Overall, due to the variance and convoluted nature of cryptocurrency taxation in the EU, we can’t give an in depth description of each country, but we will address England and Germany in more depth, as many of bitFlyer’s users come from these two countries. Regarding other countries, or if you want to stay on top of any developments that are occurring, it is best to regularly do a quick search online, as there are many changes rapidly taking place.

  • Cryptocurrencies, if they are taxed, are usually done so under capital gains tax, income tax, or VAT (upon conversion to fiat currencies).
  • Cryptocurrencies can attract anywhere from 0-50% tax, depending on their use and what tax bracket you fall into from your other work or investments.Portugal, Malta, Slovenia and Germany are seen as some of the best places within the EU for Bitcoin holders to save on their tax bill.

Malta is aiming to be Europe’s crypto haven with BitBay, Binance (after a Chinese crackdown) and OKEx establishing themselves there, due to concessions afforded by Joseph Muscat’s government.

Slovenia charges 0% income tax on profits made from cryptocurrencies and in the capital Ljubljana, there is the ability to pay in some shops with Bitcoin! However, new guidelines from the Slovenian Financial Administration explain that companies issuing crypto tokens must deduct (VAT). The same applies to crypto tokens that act as a security and bring investors income. For example, dividend payments or business profit sharing.

Portugal has no formal taxation laws and (along with Malta and 5 other European countries) recently released a declaration stating that they wish to promote blockchain use in the region.

Germany still upholds their decision to charge 0% on Bitcoin transactions, although similar to Slovenia VAT may apply in some circumstances. Despite the surprisingly relaxed tax stance, Germany is supporting France’s efforts to create a European wide regulatory framework. (More information regarding German crypto tax specifics can be found a little later in this article.)

Romania has recently implemented a 10% tax on gains made from cryptocurrencies. Only earnings, not revenues are taxed, and only if they are above 600 leu (≈€126) per year.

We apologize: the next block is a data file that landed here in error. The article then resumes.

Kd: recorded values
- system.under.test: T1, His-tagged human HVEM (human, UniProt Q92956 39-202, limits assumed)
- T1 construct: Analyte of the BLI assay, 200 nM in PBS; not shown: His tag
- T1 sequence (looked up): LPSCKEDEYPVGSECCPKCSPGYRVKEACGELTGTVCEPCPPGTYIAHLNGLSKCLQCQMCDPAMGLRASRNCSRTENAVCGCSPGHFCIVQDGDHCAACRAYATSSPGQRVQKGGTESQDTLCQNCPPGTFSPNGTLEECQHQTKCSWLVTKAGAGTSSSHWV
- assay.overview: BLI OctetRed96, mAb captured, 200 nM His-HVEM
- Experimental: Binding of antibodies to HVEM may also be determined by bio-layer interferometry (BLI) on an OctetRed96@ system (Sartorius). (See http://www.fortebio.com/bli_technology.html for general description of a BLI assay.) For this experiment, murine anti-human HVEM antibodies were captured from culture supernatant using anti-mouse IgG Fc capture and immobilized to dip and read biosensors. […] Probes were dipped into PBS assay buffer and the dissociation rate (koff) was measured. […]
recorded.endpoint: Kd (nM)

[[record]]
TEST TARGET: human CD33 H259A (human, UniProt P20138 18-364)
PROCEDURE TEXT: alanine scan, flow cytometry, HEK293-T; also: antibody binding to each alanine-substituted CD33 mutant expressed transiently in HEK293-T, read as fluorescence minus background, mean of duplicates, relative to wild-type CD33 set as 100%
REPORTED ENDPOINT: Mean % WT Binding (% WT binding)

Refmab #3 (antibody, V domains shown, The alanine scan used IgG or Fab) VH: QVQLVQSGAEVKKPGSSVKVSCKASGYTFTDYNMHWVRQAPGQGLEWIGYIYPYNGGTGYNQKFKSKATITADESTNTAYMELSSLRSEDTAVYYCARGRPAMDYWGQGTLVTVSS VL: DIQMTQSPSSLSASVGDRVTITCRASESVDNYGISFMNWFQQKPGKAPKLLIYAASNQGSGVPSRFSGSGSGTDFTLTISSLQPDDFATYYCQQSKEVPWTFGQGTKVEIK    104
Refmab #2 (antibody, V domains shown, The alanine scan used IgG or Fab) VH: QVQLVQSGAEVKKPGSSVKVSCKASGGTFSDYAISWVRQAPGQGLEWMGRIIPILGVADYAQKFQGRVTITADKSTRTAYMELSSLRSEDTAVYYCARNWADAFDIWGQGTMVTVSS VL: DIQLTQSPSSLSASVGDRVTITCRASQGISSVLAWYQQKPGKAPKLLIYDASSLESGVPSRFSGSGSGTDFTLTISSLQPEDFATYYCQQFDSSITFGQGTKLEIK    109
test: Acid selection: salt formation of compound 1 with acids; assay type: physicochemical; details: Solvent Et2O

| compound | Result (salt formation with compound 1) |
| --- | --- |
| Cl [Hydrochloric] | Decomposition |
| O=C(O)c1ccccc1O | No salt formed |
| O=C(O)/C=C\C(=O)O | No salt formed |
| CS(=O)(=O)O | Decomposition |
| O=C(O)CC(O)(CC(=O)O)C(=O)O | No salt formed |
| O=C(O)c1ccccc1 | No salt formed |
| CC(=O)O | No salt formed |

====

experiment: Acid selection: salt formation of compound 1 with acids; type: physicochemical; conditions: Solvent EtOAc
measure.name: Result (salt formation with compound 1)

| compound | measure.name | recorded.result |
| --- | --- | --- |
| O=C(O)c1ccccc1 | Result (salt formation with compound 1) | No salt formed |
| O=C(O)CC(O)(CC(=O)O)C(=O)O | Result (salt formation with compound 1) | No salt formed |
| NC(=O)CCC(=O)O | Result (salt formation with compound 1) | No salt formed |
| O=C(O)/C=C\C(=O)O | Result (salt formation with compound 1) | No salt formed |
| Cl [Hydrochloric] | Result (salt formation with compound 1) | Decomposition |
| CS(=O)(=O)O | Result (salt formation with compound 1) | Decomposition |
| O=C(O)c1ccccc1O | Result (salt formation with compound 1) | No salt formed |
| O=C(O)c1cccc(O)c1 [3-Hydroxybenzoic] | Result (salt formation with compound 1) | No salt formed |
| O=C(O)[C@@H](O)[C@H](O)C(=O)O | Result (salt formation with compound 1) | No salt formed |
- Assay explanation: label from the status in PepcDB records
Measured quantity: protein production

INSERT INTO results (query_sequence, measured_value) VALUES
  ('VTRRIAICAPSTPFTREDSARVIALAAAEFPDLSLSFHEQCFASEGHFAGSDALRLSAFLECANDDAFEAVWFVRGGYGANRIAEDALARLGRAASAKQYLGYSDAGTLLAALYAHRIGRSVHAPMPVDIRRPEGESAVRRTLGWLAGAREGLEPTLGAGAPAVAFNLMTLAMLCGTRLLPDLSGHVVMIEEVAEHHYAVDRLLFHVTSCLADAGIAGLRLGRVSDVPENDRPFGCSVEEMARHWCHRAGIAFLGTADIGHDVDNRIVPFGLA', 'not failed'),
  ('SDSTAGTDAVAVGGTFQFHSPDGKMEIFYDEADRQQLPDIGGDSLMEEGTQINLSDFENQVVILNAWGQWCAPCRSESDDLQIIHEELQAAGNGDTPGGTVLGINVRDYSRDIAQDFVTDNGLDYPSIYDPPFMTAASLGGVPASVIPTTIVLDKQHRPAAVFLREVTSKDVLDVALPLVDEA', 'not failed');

Cryptocurrency taxation in the UK

The fast rate of change regarding crypto taxation is acknowledged by HMRC (Her Majesty’s Revenue & Customs) who say: “The cryptoassets sector is fast-moving and developing all the time. The terminology, types of coins, tokens and transactions can vary. The tax treatment of cryptoassets continues to develop due to the evolving nature of the underlying technology and the areas in which cryptoassets are used...our views may evolve further as the sector develops.” Despite this claim, there is enough detailed information to see exactly how cryptocurrencies are taxed now, and what may be changed in the future.

Key Points

  • HMRC does not consider crypto assets to be currency or money. Rather, Bitcoin is classified as an exchange token.
  • Similar to other countries, HMRC taxes cryptocurrencies based on the activity of the holder. In the vast majority of cases, individuals hold cryptocurrencies  as a personal investment, (as is the case with most bitFlyer users). These personal investors are liable to pay Capital Gains Tax (a tax levied on profit from the sale of property or an investment) when they sell or give away their assets. Capital Gains are either 10% or 20% on profits, depending on which income tax bracket you fall into.